Monday 14 May 2012


I've won the occasional Award. I got one for this blog, once. I also got one for kegged Queboid at the last SIBA Craft Keg competition and another for Infra Red at the Northern festival. I think awards are important. There is the view out there that everyone is an award winner, and to some extent I can see why that view is held; most new breweries win something at local beer festivals when the punters are voting. I suspect it's a combination of novelty factor and perhaps a genuine eagerness, even if subliminal, by true beer enthusiasts to see the new guys do well, and perhaps that's no bad thing.

I also have a degree, not in very much you see, it's called an open degree, mainly because it was done with the Open University and back then they didn't really name the subject you studied. That was good for me, as I've got a short attention span and so could hop around studying modules in all sorts of interesting, and useless subjects. I have yet to find a use for Artificial Intelligence in the brewery, although some days any intelligence would do.

Am I digressing? Sorry. The point is, I value all the awards and qualifications I've got. Like many graduates, especially the ones that went to real Universities, there is the suspicion that as more people gain ever higher qualifications the value of any individual qualification is degraded.

I volunteered to sit on the British Guild of Beer Writers committee to try and help defend the value of the runners up award I got for this blog. If I gain another award at some time in the future I'll be pleased, although I feel like I'm sort of treading water with my writing at this time. But if I don't, I still want to defend the value of our awards and so develop and improve the quality of beer writing across  the spectrum, whether it be writing for a living, writing blogs for pleasure, or as with me, partly as an aside to my business. Even corporate writing is important, be it advertising, brewery newsletters or even, perhaps, beer menus. All these can be improved if an overseeing award recognises true achievement, and helps to maintain the value of that award.

It is with this backdrop of underlying principles which causes me to be a little concerned over the recent BrewDog bar award. Yes, we all know BrewDog won massive PR well over and above what they would have got if they had been presented it fairly on the night. And of course, anyone who has been in a BrewDog bar will know, save for one or two teething troubles, the quality is exceptional. They should really have won the award.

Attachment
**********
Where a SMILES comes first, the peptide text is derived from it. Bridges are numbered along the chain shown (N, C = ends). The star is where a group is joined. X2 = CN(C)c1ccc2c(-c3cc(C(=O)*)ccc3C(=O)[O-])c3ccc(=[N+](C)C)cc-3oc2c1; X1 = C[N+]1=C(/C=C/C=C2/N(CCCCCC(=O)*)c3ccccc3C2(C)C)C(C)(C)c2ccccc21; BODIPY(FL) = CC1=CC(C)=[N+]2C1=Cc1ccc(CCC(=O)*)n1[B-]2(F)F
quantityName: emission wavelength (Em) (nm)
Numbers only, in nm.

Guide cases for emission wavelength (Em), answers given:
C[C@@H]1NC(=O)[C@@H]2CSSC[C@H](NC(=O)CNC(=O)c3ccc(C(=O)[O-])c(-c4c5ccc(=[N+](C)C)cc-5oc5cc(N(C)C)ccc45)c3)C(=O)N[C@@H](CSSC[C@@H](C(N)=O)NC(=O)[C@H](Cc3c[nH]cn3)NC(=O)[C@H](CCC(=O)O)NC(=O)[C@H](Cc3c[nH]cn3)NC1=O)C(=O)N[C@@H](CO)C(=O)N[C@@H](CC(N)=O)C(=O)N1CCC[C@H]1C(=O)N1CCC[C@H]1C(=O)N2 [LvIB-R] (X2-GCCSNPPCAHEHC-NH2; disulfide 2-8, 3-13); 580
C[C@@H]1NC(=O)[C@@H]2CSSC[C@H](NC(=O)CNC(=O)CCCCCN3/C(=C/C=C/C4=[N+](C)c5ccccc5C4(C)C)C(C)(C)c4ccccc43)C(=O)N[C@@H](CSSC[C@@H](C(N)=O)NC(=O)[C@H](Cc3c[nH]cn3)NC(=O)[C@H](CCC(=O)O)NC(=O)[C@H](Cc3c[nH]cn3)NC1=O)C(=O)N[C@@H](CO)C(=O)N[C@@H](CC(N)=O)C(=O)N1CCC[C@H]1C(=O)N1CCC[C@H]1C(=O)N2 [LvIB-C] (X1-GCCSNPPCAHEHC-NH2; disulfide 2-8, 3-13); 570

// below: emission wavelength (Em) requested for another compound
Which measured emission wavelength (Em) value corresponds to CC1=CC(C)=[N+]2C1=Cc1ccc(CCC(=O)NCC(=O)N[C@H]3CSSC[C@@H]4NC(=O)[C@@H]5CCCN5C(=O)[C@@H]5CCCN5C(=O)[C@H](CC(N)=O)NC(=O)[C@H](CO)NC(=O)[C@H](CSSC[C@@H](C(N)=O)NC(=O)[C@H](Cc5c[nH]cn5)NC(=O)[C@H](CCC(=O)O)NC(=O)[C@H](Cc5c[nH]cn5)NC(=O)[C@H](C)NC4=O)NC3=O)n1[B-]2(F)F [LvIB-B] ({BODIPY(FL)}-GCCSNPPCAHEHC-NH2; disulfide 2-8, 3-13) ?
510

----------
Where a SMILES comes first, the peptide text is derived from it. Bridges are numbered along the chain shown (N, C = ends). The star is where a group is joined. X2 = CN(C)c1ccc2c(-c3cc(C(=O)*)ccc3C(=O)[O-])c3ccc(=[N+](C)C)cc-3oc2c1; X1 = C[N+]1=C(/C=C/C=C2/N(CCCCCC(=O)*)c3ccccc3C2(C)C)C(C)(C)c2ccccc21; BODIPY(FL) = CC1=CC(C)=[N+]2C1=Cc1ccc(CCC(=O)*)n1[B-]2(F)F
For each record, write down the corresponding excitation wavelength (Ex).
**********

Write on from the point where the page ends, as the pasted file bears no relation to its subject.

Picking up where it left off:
What concerns me is two fold.

1. Of course, we know that back-room dealings happen. But, there is a concern to me that sponsoring organisations can have an influence on awards and this detracts from any award. There is no way of eliminating bias; judges are human and have opinions and preconceptions. For instance I have many times had discussions with people about a beer I think is great, and other people don't and vicer-verser. Bias comes from all sorts of influences, but are always going to affected by organisations one belongs.

But, how to ensure that sponsors cannot influence the outcome is a concern. Inevitably judges of any competition will have close ties with the subject and will inextricably have paymaster loyalties.

2. To me, a bigger concern, that of the award winners gaining enough recognition without recourse to guerilla public relations to get sufficient recognition.

I was most shocked by the lack of real information from the BII - as yet I have not found any official confirmation that BrewDog should have won the award. BrewDog say they should have, and everyone else involved is apologising. It remains, even if the facts are that Diageo did swing the events of the night, I've yet to see, in plain type, on the BII web site anything that resembles "BrewDog won, sorry" - I know The BII is a small trade organisation, but they do need to do something. The last award listed I could find was from 2011.

So for awards to count, and to mean something, they have to be made to count. Transparency and fairness in the judging has to be paramount only with one other thing even more important; independence of the judges.

One last thought on the subject; It might be right that the winner of an award is the one who should be responsible for organising any PR gains. But what if the winner is really good at PR and uses badness to gain the upper-hand? It is unfortunate that the BII have also not come out of this well, but perhaps they need to do more about their own PR. I do think that many awards fail to be worth anything because the organisers fail to put out satisfactory publicity after the event.

I did email the BII to see if I could get a comment, and to ask who actually did win. No reply was forthcoming. I do believe I have an interest. I used to own a pub and so was a member of the BII organisation. If Hardknott ever opens a brewery tap, I'd consider joining again. My considerations will certainly be more cautious next time.

1 comment:

Yvan Seth said...

I expect AI techniques could be used in brewing - they can be applied in most fields. We're talking CS AI of course as opposed to Holywood AI (which could replace the brewer;)

Perhaps to write tasting notes for beer labels? A simple bit of Markov Chaining may actually be superior to most folk who do the job.

Of course it turns out others have already tackled the subject in some depth... probably after a few brews:

I love the "this article by no means indicates that we approve of alcohol or drinking, it is evil" type lawyer drivel at the end of that blog post. Well done Microsofties.